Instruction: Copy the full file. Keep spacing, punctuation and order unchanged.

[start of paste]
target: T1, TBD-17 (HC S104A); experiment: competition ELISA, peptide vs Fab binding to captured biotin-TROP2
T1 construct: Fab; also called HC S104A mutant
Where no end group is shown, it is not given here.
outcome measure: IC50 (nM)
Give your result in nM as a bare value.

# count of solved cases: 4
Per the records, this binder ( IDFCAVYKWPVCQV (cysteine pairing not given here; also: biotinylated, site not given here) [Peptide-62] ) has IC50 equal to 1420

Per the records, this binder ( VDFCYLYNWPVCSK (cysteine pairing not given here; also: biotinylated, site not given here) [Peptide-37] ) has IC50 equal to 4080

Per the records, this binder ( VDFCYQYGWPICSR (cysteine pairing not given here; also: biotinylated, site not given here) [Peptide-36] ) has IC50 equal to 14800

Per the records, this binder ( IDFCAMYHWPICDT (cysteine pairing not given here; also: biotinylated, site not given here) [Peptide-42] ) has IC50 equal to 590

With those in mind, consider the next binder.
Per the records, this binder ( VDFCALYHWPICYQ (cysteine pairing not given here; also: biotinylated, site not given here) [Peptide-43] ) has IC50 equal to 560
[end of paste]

target: T1, TBD-17 (HC S104A); experiment: competition ELISA, peptide vs Fab binding to captured biotin-TROP2
T1 construct: Fab; also called HC S104A mutant
Where no end group is shown, it is not given here.
outcome measure: IC50 (nM)
Give your result in nM as a bare value.

# count of solved cases: 4
Per the records, this binder ( IDFCAVYKWPVCQV (cysteine pairing not given here; also: biotinylated, site not given here) [Peptide-62] ) has IC50 equal to 1420

Per the records, this binder ( VDFCYLYNWPVCSK (cysteine pairing not given here; also: biotinylated, site not given here) [Peptide-37] ) has IC50 equal to 4080

Per the records, this binder ( VDFCYQYGWPICSR (cysteine pairing not given here; also: biotinylated, site not given here) [Peptide-36] ) has IC50 equal to 14800

Per the records, this binder ( IDFCAMYHWPICDT (cysteine pairing not given here; also: biotinylated, site not given here) [Peptide-42] ) has IC50 equal to 590

With those in mind, consider the next binder.
Per the records, this binder ( VDFCALYHWPICYQ (cysteine pairing not given here; also: biotinylated, site not given here) [Peptide-43] ) has IC50 equal to 560